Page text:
Interview: Kody Chamberlain – Tag June 27, 2006Posted by HC in Independant, Interviews.
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HorrorComics.co.uk caught up with Kody Chamberlain, artist on Boom! Studios’ TAG to talk about the book and his work.
Can you tell us a little about Tag
Tag is a 3 issue miniseries from BOOM! Studios written by Keith Giffen and art by me. It’s a horror story about a curse that gets passed from person to person.
The official blurb compares Tag to The Ring? In what ways is it similar?
I think it’s mostly about the tone and the style. It’s creepy, there’s a bit of a mystery that needs solving. The characters aren’t just dealing with the horror of what’s happening, they’re also dealing with their relationship. The candle is lit at both ends.
Were there any scenes that gave you chills even when you were drawing them?
I really like the scene where our main character gets tagged. I had a blast drawing that one and it was the one scene where I knew exactly what I was going to draw just from reading the script. There was just an energy about that scene and then the flashbacks that followed that really inspired me.
Did you get this gig after your stint on 30 Days of Night: Bloodsucker Tales?
I do think the Bloodsucker Tales work helped land the project. But I had also done a page of art for Fear the Dead: A Zombie Survivor’s Journal. It’s a book filled with incredible zombie art by some of the best in the business. I was honored to be asked to contribute and that was my first experience working with the gang at BOOM! Studios.
How did you find working with Steve Niles on 30 Days?
Steve is an incredibly creative guy. He’s got an encyclopedic mind when it comes to horror. I was a fan of the original 30 Days of Night miniseries long before I had ever met him, so it was a real treat to get to work with him on the book. And since that was the first horror work I had ever done, it was a real learning experience for me. Because of the nature of Ben Templesmith’s work before me, being so progressive, there was already a lot of experimenting going on in the book and I felt that it was ok to try new things and play with the style and coloring a little more than I might on a more traditional book. I really had a blast working on the book and I picked up a lot of techniques along the way.
Did you always want to be a horror comic artist?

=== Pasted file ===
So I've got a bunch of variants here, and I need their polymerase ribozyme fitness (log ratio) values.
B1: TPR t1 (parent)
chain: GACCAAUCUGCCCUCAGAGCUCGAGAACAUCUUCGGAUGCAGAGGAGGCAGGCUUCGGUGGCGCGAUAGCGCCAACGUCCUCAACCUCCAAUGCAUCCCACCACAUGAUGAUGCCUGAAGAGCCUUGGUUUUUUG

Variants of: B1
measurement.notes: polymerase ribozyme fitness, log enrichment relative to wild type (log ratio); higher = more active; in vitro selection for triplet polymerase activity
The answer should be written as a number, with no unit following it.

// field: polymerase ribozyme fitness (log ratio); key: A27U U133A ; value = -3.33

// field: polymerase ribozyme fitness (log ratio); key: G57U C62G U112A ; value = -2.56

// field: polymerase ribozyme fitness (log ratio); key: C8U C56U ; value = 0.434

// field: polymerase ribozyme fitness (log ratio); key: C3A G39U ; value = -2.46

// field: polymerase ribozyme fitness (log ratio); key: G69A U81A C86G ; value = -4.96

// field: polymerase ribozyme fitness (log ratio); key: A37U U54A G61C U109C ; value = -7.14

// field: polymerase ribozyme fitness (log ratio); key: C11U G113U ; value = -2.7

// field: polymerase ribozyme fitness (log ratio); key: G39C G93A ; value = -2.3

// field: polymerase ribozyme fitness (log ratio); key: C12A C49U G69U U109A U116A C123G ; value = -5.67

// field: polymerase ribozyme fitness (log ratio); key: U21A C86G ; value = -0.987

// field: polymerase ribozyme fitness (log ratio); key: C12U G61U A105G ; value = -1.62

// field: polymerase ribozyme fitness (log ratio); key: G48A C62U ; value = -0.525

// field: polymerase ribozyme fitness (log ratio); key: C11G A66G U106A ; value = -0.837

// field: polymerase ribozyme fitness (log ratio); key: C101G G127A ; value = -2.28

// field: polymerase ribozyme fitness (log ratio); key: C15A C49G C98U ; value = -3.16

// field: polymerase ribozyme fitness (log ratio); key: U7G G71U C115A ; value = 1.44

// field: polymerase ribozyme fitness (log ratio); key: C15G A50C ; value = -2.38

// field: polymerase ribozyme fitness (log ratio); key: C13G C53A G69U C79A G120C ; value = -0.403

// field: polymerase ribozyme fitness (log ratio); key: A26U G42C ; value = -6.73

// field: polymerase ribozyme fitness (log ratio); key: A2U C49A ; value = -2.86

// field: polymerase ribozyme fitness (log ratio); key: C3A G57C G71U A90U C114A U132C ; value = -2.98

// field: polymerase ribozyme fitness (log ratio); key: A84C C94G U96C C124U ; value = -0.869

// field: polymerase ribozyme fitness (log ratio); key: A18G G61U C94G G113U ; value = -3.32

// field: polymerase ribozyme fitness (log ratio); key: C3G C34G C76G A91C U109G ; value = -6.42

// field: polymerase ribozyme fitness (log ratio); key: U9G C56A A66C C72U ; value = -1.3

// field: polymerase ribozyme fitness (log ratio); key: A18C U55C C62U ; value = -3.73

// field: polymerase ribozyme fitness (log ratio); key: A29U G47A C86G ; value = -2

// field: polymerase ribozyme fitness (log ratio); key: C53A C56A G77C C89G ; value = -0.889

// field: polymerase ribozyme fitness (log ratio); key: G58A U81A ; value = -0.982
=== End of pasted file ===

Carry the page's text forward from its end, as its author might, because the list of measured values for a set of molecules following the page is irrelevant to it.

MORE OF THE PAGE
I’d say so. Horror and crime specifically. When it comes to reading comics, I’m a fan of almost everything and every style. I have a very broad sense of what I like as a reader. But when it comes to drawing, I do prefer the darker side of art.
Who is your greatest inspiration when it comes to comics?
I have a very large list of inspirations and it seems to grow every week. I think if I had to choose a few of the top creators I always come back to, they would be Will Eisner, Mike Mignola, John Buscema and Frank Miller. I pull out their work constantly and discover something new every time.
Horror comics are going through resurgence at the moment. Why do you think this is?
I think the shadow of the Comics Code is finally starting to lift from the industry and fans are starting to accept other genres into the mainstream of comics. I think the superhero dominance of the industry is really harmful because it tends to limit the scope of what’s expected from the medium. For many years, there was no distinction between genre and medium. That makes it hard for non-superhero books to find an audience, and it makes it hard for fans to find something they might enjoy. But I think that’s starting to change and we’re at the early stages of a comic book renaissance. We’re starting to see true mainstream genres like crime, horror, romance, westerns, drama, fantasy, and others growing in popularity and I think that’s the real key to a healthy industry. Diversification.
What can we expect next from you?
I’m working with Joshua Fialkov on a book called Punks and we’ve been shopping that around a little, and we’re finally starting to see some progress on that. It’s really a special book for us and finding the right home for it is important. The basic concept is to do a punk comic in the collage style of punk rock flyers. I’m actually using traditional cut and paste to make the pages, nothing but an x-acto blade and a glue stick. No drawing involved. It’s very experimental and very cool. I’m also working on a crime noir project I can’t really say too much about right now. We’re still working out all the details on that one, but I’m really excited about it. Hopefully we’ll be able to announce it at Comic-Con International in San Diego. A few other things are at various stages of development, but probably a year or so away.
If someone was to turn Tag into a movie, who would you cast as Mitch?
Giffen describes Mitch as an ‘everyman’ and that’s what I think of when I’m drawing him. The actor would have to have that look about him. Just off the cuff, someone like Edward Norton (Fight Club, Rounders) or maybe Giovanni Ribisi (Boiler Room, Saving Private Ryan). He can’t be a pretty boy, and he can’t be extremely heroic. He’s got to be an Everyman, someone we can all relate to.
If you could Tag anyone in the world to share Mitch’s curse who would it be?
I think I’d tag Steve Niles, because I know he would really enjoy it.
Thanks to Kody for his time. Be sure to check out his website here!